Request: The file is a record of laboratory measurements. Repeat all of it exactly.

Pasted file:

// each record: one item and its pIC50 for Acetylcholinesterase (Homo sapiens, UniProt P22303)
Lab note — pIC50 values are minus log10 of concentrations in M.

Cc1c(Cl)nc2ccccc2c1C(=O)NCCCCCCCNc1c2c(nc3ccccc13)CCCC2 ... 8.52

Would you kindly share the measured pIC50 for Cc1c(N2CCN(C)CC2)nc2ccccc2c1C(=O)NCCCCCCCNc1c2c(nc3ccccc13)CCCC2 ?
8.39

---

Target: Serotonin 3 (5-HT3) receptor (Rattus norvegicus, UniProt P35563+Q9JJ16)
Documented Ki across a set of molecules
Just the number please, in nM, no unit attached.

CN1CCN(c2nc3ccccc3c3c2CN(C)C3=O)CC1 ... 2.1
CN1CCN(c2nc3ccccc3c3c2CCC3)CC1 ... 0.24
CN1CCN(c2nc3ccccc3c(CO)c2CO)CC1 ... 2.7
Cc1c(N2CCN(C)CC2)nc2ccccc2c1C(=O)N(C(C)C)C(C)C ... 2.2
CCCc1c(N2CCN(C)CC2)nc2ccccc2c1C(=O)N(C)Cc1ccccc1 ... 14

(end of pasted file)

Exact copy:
// each record: one item and its pIC50 for Acetylcholinesterase (Homo sapiens, UniProt P22303)
Lab note — pIC50 values are minus log10 of concentrations in M.

Cc1c(Cl)nc2ccccc2c1C(=O)NCCCCCCCNc1c2c(nc3ccccc13)CCCC2 ... 8.52

Would you kindly share the measured pIC50 for Cc1c(N2CCN(C)CC2)nc2ccccc2c1C(=O)NCCCCCCCNc1c2c(nc3ccccc13)CCCC2 ?
8.39

---

Target: Serotonin 3 (5-HT3) receptor (Rattus norvegicus, UniProt P35563+Q9JJ16)
Documented Ki across a set of molecules
Just the number please, in nM, no unit attached.

CN1CCN(c2nc3ccccc3c3c2CN(C)C3=O)CC1 ... 2.1
CN1CCN(c2nc3ccccc3c3c2CCC3)CC1 ... 0.24
CN1CCN(c2nc3ccccc3c(CO)c2CO)CC1 ... 2.7
Cc1c(N2CCN(C)CC2)nc2ccccc2c1C(=O)N(C(C)C)C(C)C ... 2.2
CCCc1c(N2CCN(C)CC2)nc2ccccc2c1C(=O)N(C)Cc1ccccc1 ... 14